POWER SUPPLY & BATTERY PROBLEM If the laptop battery is more than 3 - 4 years old then the battery could be worn out. Rechargeable batteries have a finite number of charge and discharge cycles and will lose their charge capacity over time, i.e. won't charge to 100% and gradually the charge reduces until the battery won't charge up at all. OR The battery shows a 100% charge but when the adapter is disconnected the battery drops off to zero capacity in a very short time. If the battery drops to an unacceptable charge level then the battery needs to be replaced. When you connect the power adapter into the laptop, does the power LED light up? If not then - The battery adapter or the adapter's power lead or the laptop's power socket could be faulty. Check power adapter's DC plug that connects into the laptop power socket with a multi-meter, the voltage should be slightly higher than the voltage that is printed on the label on the bottom of the adapter. If the voltage is zero or way below the voltage that is printed on the label then the power adapter is faulty and needs to be replaced. If the adapter is OK then connect it to the laptop and power it up, then look at the power/battery charging LED light and wriggle the power plug in the laptop's power socket. If the power/battery LED light flashes and in a certain position this LED light stays firm, then the power socket is either faulty or it has a dry solder joint where it is connected to the motherboard. This can be repaired but it requires the laptop to be completely dismantled to get at this power socket and repair. If you cannot DIY then I suggest you get a quote first.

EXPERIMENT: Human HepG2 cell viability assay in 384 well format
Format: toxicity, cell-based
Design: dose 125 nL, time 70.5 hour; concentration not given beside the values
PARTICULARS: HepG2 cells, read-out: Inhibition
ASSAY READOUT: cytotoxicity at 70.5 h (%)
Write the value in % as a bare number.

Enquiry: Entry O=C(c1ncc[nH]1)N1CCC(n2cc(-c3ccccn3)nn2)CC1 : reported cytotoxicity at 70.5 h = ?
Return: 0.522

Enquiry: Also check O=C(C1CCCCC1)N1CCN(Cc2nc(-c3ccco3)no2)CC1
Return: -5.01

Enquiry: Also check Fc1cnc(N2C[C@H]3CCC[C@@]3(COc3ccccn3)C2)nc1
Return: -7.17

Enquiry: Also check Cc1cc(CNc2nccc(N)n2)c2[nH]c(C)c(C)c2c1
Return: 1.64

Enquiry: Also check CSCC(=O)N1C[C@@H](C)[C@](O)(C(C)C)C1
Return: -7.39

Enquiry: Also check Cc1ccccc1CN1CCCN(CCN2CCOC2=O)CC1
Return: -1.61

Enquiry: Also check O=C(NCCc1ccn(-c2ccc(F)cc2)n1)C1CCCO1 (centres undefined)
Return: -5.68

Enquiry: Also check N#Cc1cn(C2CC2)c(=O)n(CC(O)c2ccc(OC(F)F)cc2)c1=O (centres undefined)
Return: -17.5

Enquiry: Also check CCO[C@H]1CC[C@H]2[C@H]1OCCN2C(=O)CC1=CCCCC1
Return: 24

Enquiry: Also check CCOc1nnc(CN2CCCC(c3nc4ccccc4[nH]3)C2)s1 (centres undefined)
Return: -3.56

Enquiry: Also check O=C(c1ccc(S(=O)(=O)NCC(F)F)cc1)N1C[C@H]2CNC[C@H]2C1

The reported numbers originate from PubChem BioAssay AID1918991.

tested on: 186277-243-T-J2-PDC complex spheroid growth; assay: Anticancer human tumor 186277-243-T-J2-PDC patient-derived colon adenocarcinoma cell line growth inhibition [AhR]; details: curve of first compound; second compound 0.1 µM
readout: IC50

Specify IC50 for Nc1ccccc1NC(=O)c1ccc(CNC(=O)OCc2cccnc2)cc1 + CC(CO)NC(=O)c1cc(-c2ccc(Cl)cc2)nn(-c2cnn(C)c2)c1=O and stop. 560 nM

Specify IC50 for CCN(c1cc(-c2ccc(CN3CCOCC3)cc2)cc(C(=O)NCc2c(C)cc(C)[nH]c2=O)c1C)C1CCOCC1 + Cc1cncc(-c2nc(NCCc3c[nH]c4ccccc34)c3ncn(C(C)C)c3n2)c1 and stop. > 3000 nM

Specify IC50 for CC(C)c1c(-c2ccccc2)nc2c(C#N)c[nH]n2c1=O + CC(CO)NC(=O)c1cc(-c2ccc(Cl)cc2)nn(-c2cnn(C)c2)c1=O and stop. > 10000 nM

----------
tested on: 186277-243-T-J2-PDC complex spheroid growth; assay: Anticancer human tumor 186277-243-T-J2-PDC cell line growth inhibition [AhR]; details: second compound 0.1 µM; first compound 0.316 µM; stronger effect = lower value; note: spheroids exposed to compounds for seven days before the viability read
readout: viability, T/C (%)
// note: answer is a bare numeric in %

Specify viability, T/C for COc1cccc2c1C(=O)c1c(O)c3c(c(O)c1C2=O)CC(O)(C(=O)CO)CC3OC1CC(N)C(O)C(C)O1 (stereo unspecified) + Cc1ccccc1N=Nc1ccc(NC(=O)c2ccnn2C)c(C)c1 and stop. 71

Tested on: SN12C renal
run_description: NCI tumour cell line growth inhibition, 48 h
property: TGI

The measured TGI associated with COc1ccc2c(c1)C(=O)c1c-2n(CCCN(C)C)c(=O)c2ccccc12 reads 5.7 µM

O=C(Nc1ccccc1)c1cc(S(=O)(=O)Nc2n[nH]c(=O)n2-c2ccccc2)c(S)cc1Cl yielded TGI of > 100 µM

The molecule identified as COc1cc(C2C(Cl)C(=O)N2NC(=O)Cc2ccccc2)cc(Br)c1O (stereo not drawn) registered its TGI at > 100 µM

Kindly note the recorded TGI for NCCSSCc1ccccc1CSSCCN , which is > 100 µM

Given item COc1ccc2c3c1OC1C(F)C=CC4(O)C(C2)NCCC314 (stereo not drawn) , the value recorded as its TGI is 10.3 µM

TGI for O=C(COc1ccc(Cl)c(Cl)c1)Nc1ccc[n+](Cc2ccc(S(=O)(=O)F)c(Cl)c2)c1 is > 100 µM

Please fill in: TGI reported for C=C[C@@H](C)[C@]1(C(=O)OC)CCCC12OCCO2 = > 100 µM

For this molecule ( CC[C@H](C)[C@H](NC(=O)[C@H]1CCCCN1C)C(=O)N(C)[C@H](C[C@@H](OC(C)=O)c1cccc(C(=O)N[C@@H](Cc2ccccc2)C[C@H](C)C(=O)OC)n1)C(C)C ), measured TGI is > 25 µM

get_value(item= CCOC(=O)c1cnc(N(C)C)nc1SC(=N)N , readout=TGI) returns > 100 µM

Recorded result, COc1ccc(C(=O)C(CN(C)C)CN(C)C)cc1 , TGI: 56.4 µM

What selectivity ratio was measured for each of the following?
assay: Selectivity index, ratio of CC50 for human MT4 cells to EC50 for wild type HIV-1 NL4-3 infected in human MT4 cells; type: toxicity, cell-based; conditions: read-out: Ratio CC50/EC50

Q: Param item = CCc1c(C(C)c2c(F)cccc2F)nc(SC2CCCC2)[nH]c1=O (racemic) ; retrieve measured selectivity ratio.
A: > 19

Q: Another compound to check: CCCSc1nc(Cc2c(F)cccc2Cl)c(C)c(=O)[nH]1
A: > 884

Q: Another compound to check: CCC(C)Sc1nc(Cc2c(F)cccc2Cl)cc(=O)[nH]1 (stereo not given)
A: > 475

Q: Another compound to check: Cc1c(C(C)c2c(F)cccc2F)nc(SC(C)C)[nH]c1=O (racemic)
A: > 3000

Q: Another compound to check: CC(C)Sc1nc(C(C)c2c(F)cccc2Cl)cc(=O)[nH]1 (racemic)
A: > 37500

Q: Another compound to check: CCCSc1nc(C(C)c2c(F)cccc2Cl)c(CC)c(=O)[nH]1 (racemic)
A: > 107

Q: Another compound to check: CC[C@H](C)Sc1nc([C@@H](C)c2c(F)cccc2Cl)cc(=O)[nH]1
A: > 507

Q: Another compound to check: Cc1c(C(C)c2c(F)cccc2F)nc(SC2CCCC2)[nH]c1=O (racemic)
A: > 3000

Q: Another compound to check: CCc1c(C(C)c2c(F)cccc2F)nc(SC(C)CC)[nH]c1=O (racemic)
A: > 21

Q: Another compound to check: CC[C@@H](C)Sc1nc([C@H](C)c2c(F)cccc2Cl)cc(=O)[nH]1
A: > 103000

POWER SUPPLY & BATTERY PROBLEM If thelaptop battery is more than 3 - 4 years old then the battery could be worn out.Rechargeable batteries have a finite number of charge and discharge cycles andwill lose their charge capacity over time, i.e. won't charge to 100% andgradually the charge reduces until the battery won't charge up at all. OR Thebattery shows a 100% charge but when the adapter is disconnected the batterydrops off to zero capacity in a very short time. If the battery drops to anunacceptable charge level then the battery needs to be replaced.Whenyou connect the power adapter into the laptop, does the power LED lightup? If not then -The battery adapter or the adapter's power lead or the laptop's powersocket could be faulty.Check power adapter's DCplug that connects into the laptop power socket with a multi-meter, the voltageshould be slightly higher than the voltage that is printed on the label on thebottom of the adapter. If the voltage is zero or way below the voltage that isprinted on the label then the power adapter is faulty and needs to be replaced.If the adapter is OK thenconnect it to the laptop and power it up, then look at the power/batterycharging LED light and wriggle the power plug in the laptop's powersocket. If the power/battery LED light flashes and in a certain position thisLED light stays firm, then the power socket is either faulty or it has a drysolder joint where it is connected to the motherboard.This can be repaired but itrequires the laptop to be completely dismantled to get at this power socket andrepair. If you cannot DIY then I suggest you get a quote first.